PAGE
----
Tuesday, December 04, 2007



Steve Bibler
RV Business
Monday, December 3, 2007

The inability to raise additional cash to finance operations was the final blow that led to National RV Holding Inc.’s decision last week to file for Chapter 11 bankruptcy.

“We did get out of debt but we couldn’t stop the burning of cash,” said Dave Humphreys, acting CEO, in an interview with RVBusiness. He said company officials during last week’s National RV show in Louisville “were having crisis calls every day to try to figure out how to get to a point of getting some income for our shareholders.”

The Perris, Calif.-based company, parent to Class A motorhome builder National RV Inc., is mired in a five-year decline during which it lost some $80 million. The company ranked No. 7 in gas-powered Class A motorhomes sales in September, according to Statistical Surveys Inc. of Grand Rapids, Mich., but its retail sales were off 31% for the year through September and its market share had fallen from 5.5% a year ago to 4.7%.

But despite an encouraging response from its dealers to some of its new products, the company was forced to file for Chapter 11 bankruptcy, which it did on Friday (Nov. 30) in federal court in Riverside, Calif. The action will free the company from the threat of its creditors’ lawsuits while it reorganizes its finances. Unless the court rules otherwise, National RV remains in control of the business and its assets.

Approximately 600 employees were informed on Friday that the company was closing. Letters to the idled workers said in part, “This layoff is expected to be permanent and the entire site will be closing.”

In a press release announcing its Chapter 11 filing, Humphreys stated, “We are saddened to let go our excellent employees, especially so close to the holidays, and even more so because National's motorhomes have never been better than they are today. After evaluating our options, however, we ultimately determined that seeking protection in bankruptcy was in the best interests of creditors and shareholders.”

The company introduced two new entry-level Class A motorhomes at Louisville: the gas-powered Rip Tide featuring two slideouts retailing for $85,000, and the diesel-powered Nautica featuring a full-wall slideout retailing for $140,000. Humphreys called these offerings “spectacular products.”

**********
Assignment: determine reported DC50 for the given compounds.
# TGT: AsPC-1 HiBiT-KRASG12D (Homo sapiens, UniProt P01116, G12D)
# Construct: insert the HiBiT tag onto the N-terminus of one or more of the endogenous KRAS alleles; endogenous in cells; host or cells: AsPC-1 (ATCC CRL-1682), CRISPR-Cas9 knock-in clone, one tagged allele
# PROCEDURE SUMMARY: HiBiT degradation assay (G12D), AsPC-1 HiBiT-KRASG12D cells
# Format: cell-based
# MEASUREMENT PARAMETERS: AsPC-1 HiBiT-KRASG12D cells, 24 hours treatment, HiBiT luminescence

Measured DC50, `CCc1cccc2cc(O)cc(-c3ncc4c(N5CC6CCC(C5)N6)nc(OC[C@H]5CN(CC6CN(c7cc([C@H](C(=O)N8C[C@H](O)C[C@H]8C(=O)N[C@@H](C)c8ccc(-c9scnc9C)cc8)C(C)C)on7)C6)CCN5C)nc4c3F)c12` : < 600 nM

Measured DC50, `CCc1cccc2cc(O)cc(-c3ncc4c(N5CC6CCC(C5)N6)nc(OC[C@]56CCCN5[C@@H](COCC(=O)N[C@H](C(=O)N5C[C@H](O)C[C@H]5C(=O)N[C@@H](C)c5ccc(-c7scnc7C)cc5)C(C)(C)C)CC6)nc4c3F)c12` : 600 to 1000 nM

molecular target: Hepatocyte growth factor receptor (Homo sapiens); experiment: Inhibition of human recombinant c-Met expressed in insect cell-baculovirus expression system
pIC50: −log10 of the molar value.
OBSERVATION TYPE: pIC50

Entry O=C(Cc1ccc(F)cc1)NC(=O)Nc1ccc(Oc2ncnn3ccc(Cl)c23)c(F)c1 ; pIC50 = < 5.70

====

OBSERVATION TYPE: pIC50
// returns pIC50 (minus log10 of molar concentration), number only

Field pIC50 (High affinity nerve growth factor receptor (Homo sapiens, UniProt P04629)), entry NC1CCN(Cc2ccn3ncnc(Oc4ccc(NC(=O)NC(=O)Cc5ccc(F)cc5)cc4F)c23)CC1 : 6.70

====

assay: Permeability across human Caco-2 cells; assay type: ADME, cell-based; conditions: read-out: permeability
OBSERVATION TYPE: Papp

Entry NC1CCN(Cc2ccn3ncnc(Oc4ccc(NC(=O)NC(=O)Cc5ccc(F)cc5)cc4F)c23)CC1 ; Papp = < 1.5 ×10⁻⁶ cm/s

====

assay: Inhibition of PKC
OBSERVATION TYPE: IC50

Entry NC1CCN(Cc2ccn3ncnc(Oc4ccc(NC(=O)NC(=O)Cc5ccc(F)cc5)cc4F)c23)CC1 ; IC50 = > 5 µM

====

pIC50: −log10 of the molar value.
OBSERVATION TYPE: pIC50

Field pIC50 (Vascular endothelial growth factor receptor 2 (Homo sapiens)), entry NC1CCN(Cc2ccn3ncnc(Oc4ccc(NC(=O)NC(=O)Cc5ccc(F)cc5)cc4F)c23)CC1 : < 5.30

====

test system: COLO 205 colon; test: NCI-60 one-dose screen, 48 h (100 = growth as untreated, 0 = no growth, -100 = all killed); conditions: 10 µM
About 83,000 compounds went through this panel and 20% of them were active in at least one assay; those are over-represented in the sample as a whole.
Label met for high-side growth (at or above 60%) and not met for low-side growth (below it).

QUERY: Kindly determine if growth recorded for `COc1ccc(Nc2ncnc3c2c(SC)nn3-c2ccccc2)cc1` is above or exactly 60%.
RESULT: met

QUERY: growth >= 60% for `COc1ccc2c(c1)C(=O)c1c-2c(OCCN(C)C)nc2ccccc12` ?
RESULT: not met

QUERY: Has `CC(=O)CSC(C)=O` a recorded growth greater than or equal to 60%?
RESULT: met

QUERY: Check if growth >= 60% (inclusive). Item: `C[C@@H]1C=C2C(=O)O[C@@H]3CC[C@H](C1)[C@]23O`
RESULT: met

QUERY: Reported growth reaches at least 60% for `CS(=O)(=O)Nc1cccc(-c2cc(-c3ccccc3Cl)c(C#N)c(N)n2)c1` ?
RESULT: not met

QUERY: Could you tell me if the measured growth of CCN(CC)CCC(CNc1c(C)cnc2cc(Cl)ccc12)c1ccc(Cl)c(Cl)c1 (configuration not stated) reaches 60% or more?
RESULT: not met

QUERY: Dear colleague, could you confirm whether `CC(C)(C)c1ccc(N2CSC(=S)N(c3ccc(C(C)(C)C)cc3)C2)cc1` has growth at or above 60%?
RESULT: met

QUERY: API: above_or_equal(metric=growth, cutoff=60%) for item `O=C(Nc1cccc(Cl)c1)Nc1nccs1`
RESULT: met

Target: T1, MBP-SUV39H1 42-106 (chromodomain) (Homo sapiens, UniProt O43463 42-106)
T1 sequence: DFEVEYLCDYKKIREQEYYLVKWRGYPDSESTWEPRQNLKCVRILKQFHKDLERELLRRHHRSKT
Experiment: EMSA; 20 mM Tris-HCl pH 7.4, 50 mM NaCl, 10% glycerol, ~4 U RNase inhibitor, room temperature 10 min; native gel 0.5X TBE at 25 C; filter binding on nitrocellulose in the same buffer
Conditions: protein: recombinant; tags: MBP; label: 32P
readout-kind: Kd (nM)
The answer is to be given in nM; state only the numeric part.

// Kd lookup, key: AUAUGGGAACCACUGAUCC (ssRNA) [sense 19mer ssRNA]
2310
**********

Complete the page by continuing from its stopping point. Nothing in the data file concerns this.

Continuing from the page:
He said dealers “really loved the diesel” but didn’t like the floorplan for the gas-powered unit. “Our guys said that would be easy to adjust,” Humphreys said.

Both new products employed newly developed, patent-pending “Dura-Hull” construction, utilizing interlocking aluminum extrusions and lightweight framework. Both also feature integrated water management channels designed to route water across the length of the coach into hidden drains, thus eliminating streaking.

Humphreys said the impression he got from talking with other manufacturers at the show was that “the low end and high end (Class A motorhomes) are very strong but the middle is ‘mushy’ and we had a lot of products in the middle.”

Humphreys said “one of the tragic things is they had orders for 200 motorhomes before the show. We just couldn’t get the capital to build them.”

In the company’s most recent quarter ending in August, sales were down 42% while losses topped $8 million.

“We thought we had a realistic plan to return to profitability,” Humphreys said. He said he is confident the liquidation of the company will yield enough revenue to pay off all the company’s creditors.

“There are a lot of parts to this company that are very valuable in the liquidation,” he said. “The question is whether someone will buy the whole company or parts of it.”

Humphreys said that he and other key management officials will stay on and see through liquidation of the company as well as a lawsuit the company has against Channahon, Ill.-based Crane Composites Inc. and its parent, Crane Co., over faulty sidewalls.

The sidewall issue was a major blow to National RV’s recovery, Humphreys maintains. National RV began 2006 by showing significant progress in its turnaround efforts, with continued market share gains and reduced losses, but the defective fiberglass issue resulted in substantial unexpected costs and created a liquidity strain. That was compounded by a continued decline in the Class A industry, the company said in an earlier statement.

“This created an environment of severe uncertainty that began to significantly adversely affect the company, its employees, suppliers, customers and dealers,” the company added.

Humphreys also defended the sale at the start of the year of Country Coach, National’s only profitable segment, to a group led by the manufacturer’s largest shareholder for $38.75 million. The move was part of a continuing attempt to turn around the financially struggling company. The deal left National RV debt-free but without its only profitable asset.

“It was a very good move,” Humphreys said. “There were a number of things going on and we couldn’t help Country Coach with what it needed. I don’t think the synergism was what it should be. Country Coach deserved to do their own thing.”

Ironically, on the day National RV filed for bankruptcy, Country Coach announced it would lay off a portion of its work force in Junction City, Ore.

National’s closing follows a year of turmoil. In April, the company sold its 607,000-square-foot complex and land and began to lease back the buildings for 10 years. Four months later, the company's chief executive, Brad Albrechtsen, who led the company for six years, stepped down. Humphreys, the company’s recently appointed chairman, was named CEO.

In October, the company’s stock was delisted from the New York Stock Exchange after its share price for a month fell below $1.

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